Why Does The Fed Hate People Like My Parents?
My late parents, a dairy farmer and a high-school librarian, were children of the Great Depression, born in 1932 and 1934. They were relatively risk-averse and not well acquainted with the stock market. Aside from 10 shares of AT&T and the shares in the Baby Bells they got when AT&T was split up, they didn't own stock. They put their money in the bank, in savings accounts and certificates of deposit. They expected to fund their retirement with the three-legged stool of Social Security, my mom’s pension, and the interest from their savings.
When my mom died in 2007, the monthly pension and Social Security checks were reduced, but my dad, who turned 75 that year, still had plenty of money in the bank. The interest plus a gradual drawdown of the principal should have been enough to augment his Social Security and survivor's pension and allow him to live out his remaining years in comfort. The Federal Reserve had other ideas. In response to the Great Recession, they cut interest rates to zero, THEN LEFT THEM THERE UNTIL DECEMBER, 2015. My dad's interest income dried up, and he had to withdraw his savings from the bank much more rapidly than he had planned. When worsening dementia forced him into an assisted-living facility in 2015, we sold the family farm to ensure that there would be enough money to pay for his care. He died in 2017, so he never ran out of money, but if he had lived to 94, as his father did, he might have.
My dad is gone, but Zero Interest Rate Policy is back, and people like my parents are suffering again. Historically, the real after-tax return on savings accounts has been negative, in part because the IRS taxes nominal interest income rather than real (inflation-adjusted) interest income. It got even more negative when interest rates were driven down to zero during the Great Recession. Now, with zero interest rates AND high inflation, it is extraordinarily negative. Risk-averse people with money in the bank, many of them elderly, are having their savings expropriated by the combination of high inflation and low interest rates.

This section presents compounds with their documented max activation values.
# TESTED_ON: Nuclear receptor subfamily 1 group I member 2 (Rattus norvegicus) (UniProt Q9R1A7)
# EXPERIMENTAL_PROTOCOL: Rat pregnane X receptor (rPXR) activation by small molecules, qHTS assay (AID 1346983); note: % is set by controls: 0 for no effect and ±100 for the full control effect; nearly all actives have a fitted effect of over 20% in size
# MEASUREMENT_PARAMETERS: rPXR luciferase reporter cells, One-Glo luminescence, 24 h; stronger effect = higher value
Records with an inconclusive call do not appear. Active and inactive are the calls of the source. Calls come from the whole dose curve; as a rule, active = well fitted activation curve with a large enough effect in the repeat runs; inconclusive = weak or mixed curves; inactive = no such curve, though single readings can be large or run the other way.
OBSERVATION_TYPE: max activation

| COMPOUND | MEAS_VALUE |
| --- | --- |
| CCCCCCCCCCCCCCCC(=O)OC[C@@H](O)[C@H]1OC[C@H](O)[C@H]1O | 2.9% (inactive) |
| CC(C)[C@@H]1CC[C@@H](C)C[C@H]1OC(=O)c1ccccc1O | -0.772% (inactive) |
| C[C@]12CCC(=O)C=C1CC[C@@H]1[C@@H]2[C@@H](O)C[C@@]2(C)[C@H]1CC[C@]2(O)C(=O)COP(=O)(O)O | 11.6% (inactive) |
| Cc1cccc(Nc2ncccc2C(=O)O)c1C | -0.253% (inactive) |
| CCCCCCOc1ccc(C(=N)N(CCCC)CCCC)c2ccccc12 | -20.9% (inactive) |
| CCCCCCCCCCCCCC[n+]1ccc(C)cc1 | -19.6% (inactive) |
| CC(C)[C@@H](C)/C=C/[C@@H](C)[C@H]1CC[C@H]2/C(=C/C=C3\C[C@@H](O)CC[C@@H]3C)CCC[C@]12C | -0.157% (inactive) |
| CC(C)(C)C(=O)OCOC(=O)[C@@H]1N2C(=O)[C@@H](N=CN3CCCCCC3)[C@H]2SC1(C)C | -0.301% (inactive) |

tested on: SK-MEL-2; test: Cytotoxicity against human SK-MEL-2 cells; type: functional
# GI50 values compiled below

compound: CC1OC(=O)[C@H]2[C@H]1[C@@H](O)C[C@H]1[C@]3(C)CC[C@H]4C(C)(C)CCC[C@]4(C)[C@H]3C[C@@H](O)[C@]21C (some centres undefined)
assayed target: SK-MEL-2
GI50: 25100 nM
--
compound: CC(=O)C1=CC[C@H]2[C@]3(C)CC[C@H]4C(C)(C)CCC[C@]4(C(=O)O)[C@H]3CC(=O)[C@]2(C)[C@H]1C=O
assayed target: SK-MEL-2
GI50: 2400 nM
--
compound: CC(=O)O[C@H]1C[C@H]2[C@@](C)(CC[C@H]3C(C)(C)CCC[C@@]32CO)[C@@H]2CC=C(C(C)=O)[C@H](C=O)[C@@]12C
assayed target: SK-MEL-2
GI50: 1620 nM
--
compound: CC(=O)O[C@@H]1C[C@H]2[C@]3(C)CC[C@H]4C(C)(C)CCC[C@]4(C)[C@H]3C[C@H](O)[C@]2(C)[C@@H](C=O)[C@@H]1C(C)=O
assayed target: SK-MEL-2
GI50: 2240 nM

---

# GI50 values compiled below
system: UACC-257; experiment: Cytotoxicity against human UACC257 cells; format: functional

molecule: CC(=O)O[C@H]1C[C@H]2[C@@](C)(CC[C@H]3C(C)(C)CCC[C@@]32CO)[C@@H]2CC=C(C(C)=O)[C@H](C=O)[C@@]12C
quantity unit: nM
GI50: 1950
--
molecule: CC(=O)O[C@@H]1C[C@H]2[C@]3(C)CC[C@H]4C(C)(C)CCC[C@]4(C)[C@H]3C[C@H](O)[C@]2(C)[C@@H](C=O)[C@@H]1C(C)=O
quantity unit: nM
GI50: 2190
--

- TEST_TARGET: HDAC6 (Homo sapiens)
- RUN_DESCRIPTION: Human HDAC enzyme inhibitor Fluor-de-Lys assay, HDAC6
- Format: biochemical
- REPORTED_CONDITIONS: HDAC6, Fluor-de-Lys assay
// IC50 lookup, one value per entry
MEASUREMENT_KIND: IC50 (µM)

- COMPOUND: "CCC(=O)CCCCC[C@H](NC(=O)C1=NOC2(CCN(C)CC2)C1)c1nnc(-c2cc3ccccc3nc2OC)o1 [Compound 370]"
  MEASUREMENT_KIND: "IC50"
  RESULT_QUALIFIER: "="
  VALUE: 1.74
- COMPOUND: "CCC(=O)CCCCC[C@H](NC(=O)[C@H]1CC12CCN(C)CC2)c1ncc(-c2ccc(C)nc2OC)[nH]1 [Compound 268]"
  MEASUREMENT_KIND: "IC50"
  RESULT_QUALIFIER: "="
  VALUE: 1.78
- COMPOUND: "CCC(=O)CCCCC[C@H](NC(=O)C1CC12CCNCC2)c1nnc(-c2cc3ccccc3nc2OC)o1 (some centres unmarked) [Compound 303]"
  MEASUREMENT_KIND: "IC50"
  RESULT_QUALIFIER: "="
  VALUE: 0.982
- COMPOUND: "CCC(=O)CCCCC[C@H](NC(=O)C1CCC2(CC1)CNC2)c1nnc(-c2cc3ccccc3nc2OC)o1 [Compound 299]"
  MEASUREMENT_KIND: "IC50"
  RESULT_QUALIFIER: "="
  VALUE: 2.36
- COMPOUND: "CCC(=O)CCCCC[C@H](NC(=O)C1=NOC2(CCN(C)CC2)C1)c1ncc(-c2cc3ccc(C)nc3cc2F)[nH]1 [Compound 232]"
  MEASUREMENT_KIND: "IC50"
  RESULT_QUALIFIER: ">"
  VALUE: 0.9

As a macroeconomist, I recognize there are times when low interest rates are needed to stimulate growth, and that old folks with money in the bank sometimes need to take one for the team. But the Fed seems to fall for the fallacy that low interest rates are inherently a good thing and are always good for economic growth. They are wrong on both counts. Those who believe low interest rates are a good thing are making the implicit value judgment that people who save and who put their savings in the bank are somehow less deserving than people who borrow or who put their savings into stocks. I would take issue with that value judgment.
Those who believe that low interest rates are always good for economic growth need to read Markus Brunnermeier and Jann Koby’s paper, The Reversal Interest Rate, which shows that rate cuts can be contractionary once interest rates fall below a certain critical level. They derive this “reversal interest rate” from the impact of interest rates on bank profits and the incentive of banks to lend, but you can get the same result from a reduction in the interest income and consumer spending of elderly savers in an aging society. Interest rates were below the reversal rate for most of the 2009-2020 expansion, which helps explain why the expansion was so anemic. Strong growth and rapid inflation indicate that we’re not below the reversal rate now, but we could get there in the next year or two if the Fed waits too long to raise rates.
Despite my parents’ risk aversion and my agrarian anti-finance roots, I learned from my graduate school classmates and my colleagues at DuPont's pension fund that the best way to build wealth is by buying stocks, and I accumulated a respectable stock portfolio by dollar-cost averaging into index funds over my 30-year corporate career. The Fed's policies since 2008 – and especially over the last 17 months – have benefitted me immensely. But while the value of my portfolio has risen to new highs, people like my late parents are receiving little if any interest income and are seeing the real value of their savings eaten away by high inflation.
The Fed should serve all Americans, not just the financially astute (and relatively well-off) who own stocks. When they don’t, they skew the distribution of income and wealth, stoking populist political movements on both the left and the right. For the benefit of the U.S. economy and elderly people with money in the bank, the Fed needs to raise rates sooner and more rapidly than their forecasts suggest.